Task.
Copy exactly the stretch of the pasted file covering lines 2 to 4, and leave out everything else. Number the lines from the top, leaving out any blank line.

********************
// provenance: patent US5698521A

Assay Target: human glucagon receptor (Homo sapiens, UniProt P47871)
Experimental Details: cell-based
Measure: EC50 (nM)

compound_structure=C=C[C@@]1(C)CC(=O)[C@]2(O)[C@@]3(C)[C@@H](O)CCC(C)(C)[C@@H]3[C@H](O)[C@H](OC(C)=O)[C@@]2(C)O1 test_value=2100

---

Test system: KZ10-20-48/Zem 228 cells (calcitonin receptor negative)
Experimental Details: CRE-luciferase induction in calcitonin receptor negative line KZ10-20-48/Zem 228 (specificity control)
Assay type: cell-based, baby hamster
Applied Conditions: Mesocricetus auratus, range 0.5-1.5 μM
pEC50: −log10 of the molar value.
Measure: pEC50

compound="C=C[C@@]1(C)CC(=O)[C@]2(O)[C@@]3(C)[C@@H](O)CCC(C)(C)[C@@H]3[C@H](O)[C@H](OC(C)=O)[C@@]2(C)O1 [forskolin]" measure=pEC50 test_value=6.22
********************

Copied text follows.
Assay Target: human glucagon receptor (Homo sapiens, UniProt P47871)
Experimental Details: cell-based
Measure: EC50 (nM)